The gardening bug has really bitten me, (no pun intended) and I could not stop myself from going to the garden center and buying a planter, some potting soil, and three small plants from the mint family.   This is entirely an experiment since plants have typically not thrived inside my place.  It is simply too dark. However, I noticed that my feral mint in the backyard  seems to be thriving in a shady, enclosed area, so maybe it would do well in my dining room. I selected three plants: another lemon balm, a Yerba Buena,  and an ordinary, garden-variety peppermint. (I am rife with puns today).  Here comes the strange thing:  when I brought them in, the place I situated them seemed to lighten, and I don’t mean from the sunlight coming through their window.  I mean that the energy in the room felt lighter.  Living things do that to a place.

Apothecary Work
Yesterday, I harvested some lemon balm from the outside garden for the purpose of making a tincture.  A what?  A tincture is any type of herb soaked in alcohol for a length of time.  A lemon balm tincture can be used as a stress reducer or sleep aid.   My tincture here is made with vodka (you would NEVER use rubbing alcohol).   I’ll let it sit in my refrigerator for a few weeks in order for the essential oils In the herbs to extract.

I also made a batch of cleaning solution:  purified water, white distilled vinegar, and a few drops of peppermint essential oil.  Armed with this solution, I washed down my counters, table tops, even my chairs.  I find this much more pleasant than washing everything down with a chemical-laden cleaner.  From an aromatherapy perspective, the peppermint oil is a mood-lifter.  This too added to the energetic brightening of my home.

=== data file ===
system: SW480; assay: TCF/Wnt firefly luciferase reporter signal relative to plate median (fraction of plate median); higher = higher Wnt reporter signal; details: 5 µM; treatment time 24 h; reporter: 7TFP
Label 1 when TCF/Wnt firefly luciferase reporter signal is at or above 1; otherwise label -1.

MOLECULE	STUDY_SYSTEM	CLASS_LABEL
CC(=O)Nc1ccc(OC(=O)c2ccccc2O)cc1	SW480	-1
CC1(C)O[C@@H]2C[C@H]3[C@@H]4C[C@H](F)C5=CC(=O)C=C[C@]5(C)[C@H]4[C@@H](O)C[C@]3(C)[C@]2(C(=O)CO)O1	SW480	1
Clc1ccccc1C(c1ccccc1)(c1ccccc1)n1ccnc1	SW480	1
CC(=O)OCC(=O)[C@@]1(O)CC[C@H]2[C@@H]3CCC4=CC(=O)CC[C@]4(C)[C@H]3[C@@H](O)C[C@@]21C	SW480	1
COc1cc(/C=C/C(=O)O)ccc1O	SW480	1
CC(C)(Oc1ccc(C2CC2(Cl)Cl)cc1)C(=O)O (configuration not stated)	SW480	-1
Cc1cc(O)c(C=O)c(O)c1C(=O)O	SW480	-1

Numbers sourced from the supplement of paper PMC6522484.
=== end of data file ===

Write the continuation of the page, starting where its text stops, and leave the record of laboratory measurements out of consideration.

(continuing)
Since I seemed to have fallen into cleaning mode, I threw together a spray to scent my pillows and bed linens.   Vodka and purified water again, this time in a spray bottle with a few drops of lavender, sweet orange, and vetiver oils, all to lull me into a wonderful sleep tonight.

In the Kitchen
I cook for the entire week on Sundays since I have so little time to do so in the evenings during the week.  I usually roast a bunch of vegetables as part of the menu.  I was inspired by a cooking show I saw yesterday, and followed suit by roasting chopped sweet potatoes and golden beets in a sweet and spicy rub.  Oh, oh, oh!  Cumin, coriander, ginger, cayenne, cinnamon, honey, olive oil, and salt.  If I could sell the aroma wafting out of my kitchen, I would be a rich woman.  I think tomorrow for supper, I will just have this.

Body, Mind, and Spirit